WHITFIELD: All right. The rift between Prince William and Prince Harry even more apparent in the days after Harry and Meghan's interview with Oprah where Harry accused the royal family of being racist.

There have been reports of turmoil between the brothers ever since Meghan and Harry stepped down from their royal duties.

Here's CNN's Max Foster.


UNIDENTIFIED MALE: Sir, have you both -- have you spoken to your brother since the interview?

PRINCE WILLIAM, DUKE OF CAMBRIDGE: No, I haven't spoken to him yet, but I will do.

UNIDENTIFIED MALE: Can you just let me know, is the royal family a racist family sir?

PRINCE WILLIAM: We're very much not a racist family.

MAX FOSTER, CNN CORRESPONDENT (on camera): A reporter, breaking protocol with unsolicited questions. Answered by a brother, still not ready to talk.

The royal rift never more apparent than just days after a scathing, no holds barred interview in which Harry made allegations that will live with the British monarchy for years, if not decades.

Prince William, still the heir; Prince Harry, no longer his stand in. An ocean apart but the distance between the two, even greater.

PRINCE HARRY, DUKE OF SUSSEX: The relationship is spaced, at the moment.

FOSTER: That space, confirmed it seemed on Thursday by the future king of the United Kingdom, a far cry from this.

PRINCE HARRY: He's definitely got more brains than me. I think we've established that from school. But when it comes to all -- I'm much better hands on.

FOSTER: -- when the gentle ribbing and teasing of two brothers who have been through so much, showed just how inseparable their bond seemed to be.

PRINCE WILLIAM: It's pretty rich, coming from a ginger.

FOSTER: These two young men who had grown up being watched by millions living through the unimaginable tragedy of losing their mother as young boys. And emerging on the other side, together, side by side, candidly exposing their pain.

PRINCE WILLIAM: We have been brought closer because of the circumstances as well, that's the thing. You know you are -- you know, uniquely bonded because of what we've been through.

FOSTER: Making mental health a joint centerpiece of their royal platform.

At the time, both men aware of the duty on William's shoulders as future king. Their grandmother, the Queen, committed to a slimmed down future monarchy, only adding to the burden they were meant to share.

PRINCE HARRY: There's a lot of times that both myself, and my brother, wish obviously that we were just, you know, completely normal. But, we've been born into this position, and therefore we will do what we need to do.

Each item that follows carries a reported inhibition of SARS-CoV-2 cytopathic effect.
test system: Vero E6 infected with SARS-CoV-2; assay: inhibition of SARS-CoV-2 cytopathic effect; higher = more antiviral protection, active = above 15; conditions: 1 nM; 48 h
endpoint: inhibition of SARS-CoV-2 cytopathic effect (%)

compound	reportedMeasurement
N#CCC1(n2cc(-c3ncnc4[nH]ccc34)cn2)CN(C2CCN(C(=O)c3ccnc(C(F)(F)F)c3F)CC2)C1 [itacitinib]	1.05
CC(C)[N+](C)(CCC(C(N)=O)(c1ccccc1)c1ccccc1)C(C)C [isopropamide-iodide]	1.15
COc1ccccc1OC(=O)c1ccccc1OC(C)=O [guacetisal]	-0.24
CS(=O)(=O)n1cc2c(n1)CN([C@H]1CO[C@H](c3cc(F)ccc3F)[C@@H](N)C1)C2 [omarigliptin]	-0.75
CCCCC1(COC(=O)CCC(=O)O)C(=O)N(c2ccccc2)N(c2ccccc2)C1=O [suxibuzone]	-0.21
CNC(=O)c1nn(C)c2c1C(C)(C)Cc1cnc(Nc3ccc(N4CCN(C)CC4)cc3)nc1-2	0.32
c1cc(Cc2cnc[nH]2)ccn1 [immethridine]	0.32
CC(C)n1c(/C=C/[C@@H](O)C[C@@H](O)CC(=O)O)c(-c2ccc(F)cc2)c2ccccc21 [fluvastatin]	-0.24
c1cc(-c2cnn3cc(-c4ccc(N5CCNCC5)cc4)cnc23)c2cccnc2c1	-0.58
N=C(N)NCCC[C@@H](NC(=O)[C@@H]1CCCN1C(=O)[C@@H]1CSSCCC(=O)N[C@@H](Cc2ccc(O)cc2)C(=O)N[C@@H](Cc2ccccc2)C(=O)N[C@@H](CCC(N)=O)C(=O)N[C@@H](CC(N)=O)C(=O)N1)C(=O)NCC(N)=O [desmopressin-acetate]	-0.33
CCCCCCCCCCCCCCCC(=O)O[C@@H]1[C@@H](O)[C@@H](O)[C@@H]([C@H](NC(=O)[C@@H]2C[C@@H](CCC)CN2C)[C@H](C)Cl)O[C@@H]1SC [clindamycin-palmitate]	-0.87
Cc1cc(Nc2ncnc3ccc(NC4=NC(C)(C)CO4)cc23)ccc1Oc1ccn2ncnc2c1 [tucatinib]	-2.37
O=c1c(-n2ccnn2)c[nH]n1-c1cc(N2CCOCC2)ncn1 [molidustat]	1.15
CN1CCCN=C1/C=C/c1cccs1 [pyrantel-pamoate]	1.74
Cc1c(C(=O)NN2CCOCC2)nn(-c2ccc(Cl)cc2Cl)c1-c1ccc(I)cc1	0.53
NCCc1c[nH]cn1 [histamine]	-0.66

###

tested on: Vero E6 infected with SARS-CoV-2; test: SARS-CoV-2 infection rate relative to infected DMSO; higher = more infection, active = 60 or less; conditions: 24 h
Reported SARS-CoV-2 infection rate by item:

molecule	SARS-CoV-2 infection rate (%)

FOSTER: But after a period of smooth sailing -- royal tours, engagements, weddings, and births -- rumors of turmoil within. Becoming reality as Harry and Meghan, took steps last year to stand back and ultimately, to stand apart.

Prince William, reportedly, saddened by the couple's decision. According to "The Sunday Times", saying to a friend, "I've put my arm around my brother all our lives. And I can't do that anymore. We are separate entities."

Harry, solidifying that separation in a sit-down tell-all with his wife to Oprah Winfrey.

PRINCE HARRY: He's my brother, we've been through hell together. And we had a shared experience, but we, you know, we were on different paths.

FOSTER: Max Foster, CNN -- Hampshire, England.


WHITFIELD: Straight ahead, a winter storm warning for nearly 5.5 million people. Now multiple states are bracing for blizzard-like weather.

But first a young man's dream to become a star football player was derailed by tragedy. So he sought out another dream, motivating others to be their best.

Here's Dr. Sanjay Gupta with "The Human Factor".


DR. SANJAY GUPTA, CNN CHIEF MEDICAL CORRESPONDENT (voice over): Timothy Alexander realized at a young age he was very good at football.

TIMOTHY ALEXANDER, MOTIVATIONAL COACH: I wanted to grow up and play ball, not just to play but have a career and do something for myself and for my family.

DR. GUPTA: But in his senior year of high school an accident changed everything.

ALEXANDER: We swerved, hit first into the telephone pole, the car went down a cliff which left me paralyzed from the neck down. DR. GUPTA: Eventually, he did regain the use of his upper body but

depression plagued him.

ALEXANDER: I've tried to take my life three times in one week and it did not go as planned. I said to myself there must be a reason why I'm here.

I told the head football coach my dream that I was going to be one of the best tight ends that ever came to UAB football but I probably would never touch the field. And he said I want to invite you out to a practice.

DR. GUPTA: The honorary player worked out and did mental reps with the players. The coach was so impressed by his drive, Timothy earned a full football scholarship at the University of Alabama at Birmingham motivating everyone with his positivity.

After getting a masters degree, UAB hired him as director of character development.

ALEXANDER: My job is to remind them why they decided to play this game.

DR. GUPTA: His motivational speaking skills have led to bookings by pro sports teams and Fortune 500 companies.

ALEXANDER: It is our positive response that allows us to be unstoppable.





WHITFIELD: All right. Overnight we spring forward, but don't store away your snow shovels just yet.

Nearly 5.5 million people are under severe snowstorm, blizzard and flash flood warnings, potentially historic weather conditions expected to move eastwards throughout the weekend. Heavy snow in Colorado, Wyoming and Nebraska is expected to start later on today.

And tomorrow night here on CNN, Stanley Tucci explores the beautiful region of Tuscany.